Skip to main content

Pakistan, Afghanistan & Uzbekistan Agree 573km Connecting Railway


Posted by

An Afghanistan vista of part of the proposed route

  • Trans-Afghan Railway To Provide Links From Russia, Uzbekistan Through Pakistan To The Arabian Gulf 

Pakistan, Uzbekistan, and Afghanistan have agreed to a roadmap for the building of a 573-kilometer route from Mazar-e-Sharif to Peshawar, via Kabul. The project, at an estimated cost of US$5 billion, will open Pakistani seaports on the Arabian Gulf to Uzbekistan and continue Afghanistan’s gradual integration into the Central Asian economic system. We have previously discussed Uzbekistan’s desire to use Pakistan’s Gwadar and Karachi Ports as a gateway to the Arabian Sea in the article here.

In Uzbekistan, the Central Asian, landlocked country, the deal has been called the “event of the century” by Tanzila Narbaeva, the Chairman of the national Senate, noting it as “another example of Uzbekistan actively pursuing an open and pragmatic foreign policy.”

There are however significant infrastructure and logistics difficulties ahead. The route traverses the Hindu-Kush range and reaches an altitude of 3,500 meters, making it one of the highest railroads in the world when completed. The route is a test of supply chain capabilities, while the ability to attract laborers and companies to work in Afghanistan will not be easy, where the Taliban still holds substantial regional power. For example, the Taliban recently held talks with Turkmenistan over energy supplies to the Taliban-held areas of Afghanistan and discussed security of the Turkmenistan-Afghanistan-Pakistan-India (TAPI) pipeline. That means money. That said, the commitment of Pakistan and Uzbekistan to the project also signals confidence in the continued stability of Afghanistan.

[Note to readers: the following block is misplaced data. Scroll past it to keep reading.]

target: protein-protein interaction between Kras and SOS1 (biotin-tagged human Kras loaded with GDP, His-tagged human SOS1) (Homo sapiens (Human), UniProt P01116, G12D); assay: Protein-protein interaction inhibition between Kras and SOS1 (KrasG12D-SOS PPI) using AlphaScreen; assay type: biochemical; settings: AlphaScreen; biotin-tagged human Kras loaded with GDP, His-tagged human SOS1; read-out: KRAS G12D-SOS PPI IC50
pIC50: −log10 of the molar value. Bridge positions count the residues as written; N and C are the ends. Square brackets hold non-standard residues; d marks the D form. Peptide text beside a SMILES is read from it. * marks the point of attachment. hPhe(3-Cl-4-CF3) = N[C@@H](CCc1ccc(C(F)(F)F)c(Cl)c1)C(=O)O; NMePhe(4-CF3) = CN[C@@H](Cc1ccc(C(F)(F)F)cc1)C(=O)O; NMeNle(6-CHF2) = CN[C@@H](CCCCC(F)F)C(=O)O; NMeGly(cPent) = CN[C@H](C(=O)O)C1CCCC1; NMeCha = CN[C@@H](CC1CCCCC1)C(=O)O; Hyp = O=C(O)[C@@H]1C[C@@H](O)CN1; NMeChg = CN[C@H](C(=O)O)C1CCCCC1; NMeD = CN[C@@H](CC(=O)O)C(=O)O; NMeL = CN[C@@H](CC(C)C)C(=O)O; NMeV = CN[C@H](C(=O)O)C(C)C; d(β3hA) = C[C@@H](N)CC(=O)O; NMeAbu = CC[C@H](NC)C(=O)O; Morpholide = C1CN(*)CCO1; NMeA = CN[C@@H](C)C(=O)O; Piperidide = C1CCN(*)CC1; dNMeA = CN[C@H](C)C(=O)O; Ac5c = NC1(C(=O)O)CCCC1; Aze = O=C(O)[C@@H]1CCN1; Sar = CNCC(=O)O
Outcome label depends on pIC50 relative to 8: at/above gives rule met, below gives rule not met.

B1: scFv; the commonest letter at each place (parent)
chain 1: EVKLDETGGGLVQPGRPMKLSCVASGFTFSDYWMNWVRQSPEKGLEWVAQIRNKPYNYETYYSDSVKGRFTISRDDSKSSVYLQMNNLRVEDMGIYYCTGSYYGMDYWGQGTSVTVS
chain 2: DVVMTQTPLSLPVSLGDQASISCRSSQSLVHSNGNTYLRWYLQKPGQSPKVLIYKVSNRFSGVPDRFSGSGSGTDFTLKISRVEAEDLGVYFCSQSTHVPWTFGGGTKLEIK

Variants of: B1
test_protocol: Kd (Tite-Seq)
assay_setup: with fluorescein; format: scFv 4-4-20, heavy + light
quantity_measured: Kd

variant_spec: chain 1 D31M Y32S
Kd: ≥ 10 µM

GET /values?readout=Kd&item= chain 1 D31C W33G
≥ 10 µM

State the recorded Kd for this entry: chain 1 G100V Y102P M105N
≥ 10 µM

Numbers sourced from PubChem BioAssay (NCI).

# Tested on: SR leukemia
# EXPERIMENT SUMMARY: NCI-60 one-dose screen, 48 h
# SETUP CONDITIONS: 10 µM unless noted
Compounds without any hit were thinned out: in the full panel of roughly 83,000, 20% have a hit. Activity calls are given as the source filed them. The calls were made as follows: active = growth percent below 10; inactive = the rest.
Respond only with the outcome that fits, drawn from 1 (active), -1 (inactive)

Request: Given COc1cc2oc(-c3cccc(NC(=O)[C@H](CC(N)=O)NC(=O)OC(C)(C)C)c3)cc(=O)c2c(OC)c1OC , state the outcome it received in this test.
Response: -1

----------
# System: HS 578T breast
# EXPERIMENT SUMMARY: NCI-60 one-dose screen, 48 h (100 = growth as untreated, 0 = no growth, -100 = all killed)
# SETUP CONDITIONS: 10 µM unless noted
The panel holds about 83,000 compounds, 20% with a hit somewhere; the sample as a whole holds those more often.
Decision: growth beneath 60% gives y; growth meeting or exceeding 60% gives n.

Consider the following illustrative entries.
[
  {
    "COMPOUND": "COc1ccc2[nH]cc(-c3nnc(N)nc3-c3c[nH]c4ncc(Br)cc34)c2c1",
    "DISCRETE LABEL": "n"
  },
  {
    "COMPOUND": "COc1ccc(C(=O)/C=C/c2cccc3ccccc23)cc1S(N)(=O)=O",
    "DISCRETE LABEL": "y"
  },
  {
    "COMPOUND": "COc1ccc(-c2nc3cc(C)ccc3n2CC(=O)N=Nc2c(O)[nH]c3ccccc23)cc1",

Another issue relates to the variable gauges of the railway and its connections with Uzbekistan. Uzbekistan uses the Russian, 1520mm gauge, while Pakistan uses 1676 mm gauge. In 2010, Afghanistan opted to build using the international standard, 1435 mm, gauge. Dealing with that requires planning, although China has been developing multi-gauge bogies. Otherwise, this means that any use of existing track must allow for reloading of cargo onto different trains at border points.

The implementation of the Mazar-e-Sharif-Kabul-Peshawar railway line will reduce the time and cost of transporting goods along the existing highway between Mazar-i-Sharif and Kabul, while power lines from Uzbekistan and Tajikistan are also being extended to Kabul and across Afghanistan. A railway will reduce transit times by an estimated 30%. It also reduces the delivery time of goods from the Russian border (Ozinki) to Karachi to 16-18 days, and from Termez to Karachi, 8-10 days. Rail traffic volume is expected to reach 10 million tons.

China’s Belt & Road Initiative expertise will prove useful. China spent billions in creating the inland port at Khorgos, which provides access to Kazakhstan. At Khorgos, Chinese engineers created a system using cranes to move cargo between different rail gauges to bridge the gauge gap. China is also familiar with building infrastructure across difficult terrain. Just yesterday we discussed the Dongshan Tunnel, which at 4,200 meters is the highest in Asia, in the Qilian Mountains. China also has considerable experience of building infrastructure in Pakistan, and is seems likely the trans-Afghan railway will intersect with this. China however is not providing the finance on this occasion – Uzbekistan has announced that the Mazar-e-Sharif-Peshawar line will be financed almost entirely by the World Bank